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Woodland Trails: Panfish limit cut by DNR

I remember when I was a kid going fishing with family and catching lots of fish. I don't mean lots of fish. I mean LOTS of fish! Most of the people I know tell me the same stories. Lakes full of fish, and getting a limit was always as easy as 1-2-3! Crappies, sunfish, bass, pike -- it just never mattered because it seemed like everyone was doing it.

We all thought that there would be no end to the supply of fish, that the lakes we fished would just continue to produce every year. That was then, and this is now. That "now" -- according to local DNR headquarters, and concerns raised by anglers -- has cut the daily bag limit for panfish in St. Croix County from 25 fish to 10.

I really noticed a difference in the numbers of fish being caught through the ice this winter and the number of people plying local water in search for fish. Fish catches were down and angler numbers are up. So let it be known that as of April 1 many lakes will have reduced bag limits, and the reduced limits apply to all inland waters of St. Croix County.

Let's look at Cedar Lake first. Cedar lies in both St. Croix and Polk counties, and it will be included in the bag limit reduction. I fished Cedar this winter, and we had some good days and many not so good days. Everyone on the lake this winter saw lots of fish on underwater cameras, and there were several anglers that kept limits day after day when they figured them out.

The main St. Croix County lakes that really get hit hard are Squaw Lake and Bass Lake. This winter I fished each lake a couple times and never had very good luck on either lake. But history tells me that Squaw Lake gets tremendous fishing pressure, so much that it was given a 10-fish limit a few years ago. It is a smaller lake that has required aeration in winter to keep it from periodic winter kills.

Bass Lake is a deep, clear lake that also gets a lot of fishing pressure, but ice fishing pressure has been down in recent years because of its reputation as the Dead Sea. In years past, there were large cities of ice shanties all over the north end of the lake. But over the past few years, those cities have dwindled to the point that you only see a few on the lake anymore. I guess I am not surprised by the cutting of limits there. But summer pressure on Bass Lake is great!

The main problem is that there are just not many lakes in St. Croix County so the few we have get hit hard. The other side of that coin is there are way too many people living in these two counties who like to fish. Add to that recipe electronic fish locators, better fishing equipment and more leisure hours and you can understand the problems involved and the devastation it would have on fish populations. From 25 to 10 tells it all. But who out there remembers when the limits dropped from 50 to 25? We should have paid more heed back then!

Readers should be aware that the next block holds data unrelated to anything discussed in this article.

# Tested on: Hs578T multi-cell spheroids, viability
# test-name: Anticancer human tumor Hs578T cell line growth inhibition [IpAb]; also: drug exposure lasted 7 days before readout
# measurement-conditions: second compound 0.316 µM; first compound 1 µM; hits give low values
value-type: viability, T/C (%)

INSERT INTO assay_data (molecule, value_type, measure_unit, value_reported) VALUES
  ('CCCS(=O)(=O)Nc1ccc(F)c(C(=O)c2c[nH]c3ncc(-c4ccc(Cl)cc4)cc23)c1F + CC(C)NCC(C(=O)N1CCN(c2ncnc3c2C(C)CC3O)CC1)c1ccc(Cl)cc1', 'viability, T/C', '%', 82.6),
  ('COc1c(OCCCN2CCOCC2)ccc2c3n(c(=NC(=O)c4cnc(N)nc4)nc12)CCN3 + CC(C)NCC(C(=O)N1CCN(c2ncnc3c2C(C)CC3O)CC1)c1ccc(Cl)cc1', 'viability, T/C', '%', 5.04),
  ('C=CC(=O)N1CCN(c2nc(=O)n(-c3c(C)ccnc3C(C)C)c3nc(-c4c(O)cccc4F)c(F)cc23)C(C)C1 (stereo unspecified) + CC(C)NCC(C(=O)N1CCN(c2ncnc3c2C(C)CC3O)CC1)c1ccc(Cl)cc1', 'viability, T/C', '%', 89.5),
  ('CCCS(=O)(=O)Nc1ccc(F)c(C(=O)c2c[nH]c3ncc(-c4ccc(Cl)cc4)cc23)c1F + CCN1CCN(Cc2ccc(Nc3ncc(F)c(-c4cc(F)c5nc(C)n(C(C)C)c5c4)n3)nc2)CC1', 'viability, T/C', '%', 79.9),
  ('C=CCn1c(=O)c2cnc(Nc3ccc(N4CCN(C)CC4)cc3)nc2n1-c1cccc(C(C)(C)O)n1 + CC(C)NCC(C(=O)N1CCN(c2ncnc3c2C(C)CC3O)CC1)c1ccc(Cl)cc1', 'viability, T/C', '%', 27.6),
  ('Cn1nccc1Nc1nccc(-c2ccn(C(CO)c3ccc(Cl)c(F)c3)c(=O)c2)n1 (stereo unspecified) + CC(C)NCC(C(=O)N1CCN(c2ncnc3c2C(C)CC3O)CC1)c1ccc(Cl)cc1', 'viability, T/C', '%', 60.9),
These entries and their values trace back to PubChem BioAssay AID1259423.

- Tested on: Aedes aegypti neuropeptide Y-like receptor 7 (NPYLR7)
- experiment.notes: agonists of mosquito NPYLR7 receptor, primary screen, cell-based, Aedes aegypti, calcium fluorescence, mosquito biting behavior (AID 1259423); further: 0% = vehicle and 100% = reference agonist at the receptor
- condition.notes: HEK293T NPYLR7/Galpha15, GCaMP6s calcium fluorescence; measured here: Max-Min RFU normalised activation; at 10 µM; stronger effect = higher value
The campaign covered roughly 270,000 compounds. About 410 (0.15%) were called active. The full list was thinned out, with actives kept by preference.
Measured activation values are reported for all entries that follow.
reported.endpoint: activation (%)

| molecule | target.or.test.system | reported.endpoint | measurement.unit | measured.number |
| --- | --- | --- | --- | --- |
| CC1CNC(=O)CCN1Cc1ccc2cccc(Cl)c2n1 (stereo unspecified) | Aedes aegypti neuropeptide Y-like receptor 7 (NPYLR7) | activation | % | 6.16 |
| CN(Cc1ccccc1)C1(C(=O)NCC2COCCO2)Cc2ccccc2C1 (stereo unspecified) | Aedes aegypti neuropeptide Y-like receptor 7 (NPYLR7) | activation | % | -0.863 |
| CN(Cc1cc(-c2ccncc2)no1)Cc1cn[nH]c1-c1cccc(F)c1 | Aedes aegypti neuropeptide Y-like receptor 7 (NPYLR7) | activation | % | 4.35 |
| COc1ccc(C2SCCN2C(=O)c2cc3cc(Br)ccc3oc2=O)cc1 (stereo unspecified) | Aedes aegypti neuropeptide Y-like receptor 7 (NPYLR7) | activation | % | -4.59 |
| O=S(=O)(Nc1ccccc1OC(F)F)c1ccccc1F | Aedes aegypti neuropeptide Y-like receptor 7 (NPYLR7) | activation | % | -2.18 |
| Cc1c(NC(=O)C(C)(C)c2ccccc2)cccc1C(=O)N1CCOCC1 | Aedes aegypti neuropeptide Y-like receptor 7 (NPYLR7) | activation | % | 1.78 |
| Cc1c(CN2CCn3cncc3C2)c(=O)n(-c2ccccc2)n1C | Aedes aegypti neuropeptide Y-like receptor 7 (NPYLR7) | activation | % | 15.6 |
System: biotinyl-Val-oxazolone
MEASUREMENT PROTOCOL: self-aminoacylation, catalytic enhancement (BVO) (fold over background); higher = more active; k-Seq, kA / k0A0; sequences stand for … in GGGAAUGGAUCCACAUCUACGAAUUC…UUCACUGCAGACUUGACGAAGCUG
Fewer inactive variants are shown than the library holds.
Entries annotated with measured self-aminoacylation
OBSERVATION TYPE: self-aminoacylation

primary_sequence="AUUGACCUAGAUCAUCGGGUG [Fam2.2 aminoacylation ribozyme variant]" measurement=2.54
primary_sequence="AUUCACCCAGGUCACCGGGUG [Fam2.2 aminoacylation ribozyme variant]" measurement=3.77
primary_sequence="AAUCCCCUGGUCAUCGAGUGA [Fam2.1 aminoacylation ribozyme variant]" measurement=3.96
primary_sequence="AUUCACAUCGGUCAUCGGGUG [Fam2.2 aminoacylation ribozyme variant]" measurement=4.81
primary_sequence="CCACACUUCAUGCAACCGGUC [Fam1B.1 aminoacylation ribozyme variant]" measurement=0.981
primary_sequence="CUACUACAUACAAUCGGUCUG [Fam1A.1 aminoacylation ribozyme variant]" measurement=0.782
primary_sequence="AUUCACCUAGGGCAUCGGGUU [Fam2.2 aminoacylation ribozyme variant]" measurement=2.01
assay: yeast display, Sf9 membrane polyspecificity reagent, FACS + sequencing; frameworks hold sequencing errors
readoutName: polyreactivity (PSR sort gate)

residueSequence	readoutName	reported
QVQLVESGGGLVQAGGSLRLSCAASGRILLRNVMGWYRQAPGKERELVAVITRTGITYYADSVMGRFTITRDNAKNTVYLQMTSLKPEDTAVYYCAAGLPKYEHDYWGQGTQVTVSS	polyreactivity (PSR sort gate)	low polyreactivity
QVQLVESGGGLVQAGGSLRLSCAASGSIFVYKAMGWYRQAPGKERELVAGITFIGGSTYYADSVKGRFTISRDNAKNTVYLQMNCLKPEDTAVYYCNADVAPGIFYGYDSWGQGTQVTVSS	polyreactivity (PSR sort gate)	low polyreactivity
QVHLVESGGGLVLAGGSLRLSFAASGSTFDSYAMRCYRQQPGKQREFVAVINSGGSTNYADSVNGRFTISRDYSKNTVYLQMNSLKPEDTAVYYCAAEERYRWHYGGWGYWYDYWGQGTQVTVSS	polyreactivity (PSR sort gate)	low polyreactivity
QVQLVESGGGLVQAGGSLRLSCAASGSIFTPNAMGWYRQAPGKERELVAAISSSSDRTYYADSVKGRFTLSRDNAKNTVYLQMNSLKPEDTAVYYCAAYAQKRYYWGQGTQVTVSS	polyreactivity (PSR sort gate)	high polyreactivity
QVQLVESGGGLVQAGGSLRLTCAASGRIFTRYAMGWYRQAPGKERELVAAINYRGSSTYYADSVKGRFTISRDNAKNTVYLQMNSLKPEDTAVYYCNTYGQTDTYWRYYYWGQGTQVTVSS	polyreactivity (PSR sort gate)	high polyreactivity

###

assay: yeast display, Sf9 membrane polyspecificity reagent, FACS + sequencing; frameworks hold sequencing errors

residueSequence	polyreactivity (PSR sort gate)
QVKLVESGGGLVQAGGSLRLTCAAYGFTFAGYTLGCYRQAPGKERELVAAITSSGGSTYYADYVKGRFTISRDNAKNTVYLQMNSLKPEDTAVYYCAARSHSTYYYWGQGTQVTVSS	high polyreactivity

Panfish include bluegill, sunfish, crappie and yellow perch. There is no minimum length limit in St. Croix County. The daily bag limit was reduced to 10 in order to maintain or increase the density of moderate-sized to large adult panfish. In a few lakes with low panfish densities, DNR biologists hope to see improved spawning success because success can vary from year to year with conditions. Reduced bag limits have been successful on test lakes in Minnesota.

St. Croix County is one of the fastest growing counties in the Midwest. There are only 18 panfish lakes, compared to over a 1,000 in many of the northern Wisconsin counties. Most of these local lakes are small, less than 150 acres, with just three larger than 250 acres. I've sat in Spring Conservation Congress hearings and I have heard people express concern about overly large harvests and the diminished size of fish in many of these waters including Squaw, Pine, Bass, Dry Dam, Hatfield and Bierbuaer lakes. Regulations on the Wisconsin-Minnesota boundary waters -- Lake St. Croix and the St. Croix River -- remain unchanged.

Many people saw this coming years ago. They warned us, but not many listened including me. I'm listening now. All of our resources have limitations. It all started when the first angler put a boat on a trailer and dropped that boat into a lake so many miles away. Gas outboards, electric trolling motors and cabins all around every inch of shoreline have just put too much pressure on the lakes.

Today we are putting too much pressure on the lakes themselves, and it's showing up in the quality of the water. Jet-Skis are running over spawn beds, too much lawn care is polluting water, there are no buffer zones as cabin owners mow right to the lake edge, people cutting lake weeds to create swimming areas, and that is taking away needed habitat for young fish. Boats with unnecessarily huge outboards and inboards are taking their toll on the entire resource. On the one hand we are drawn to water to recreate. On the other hand we are destroying that which we love most. Where do we draw our own lines?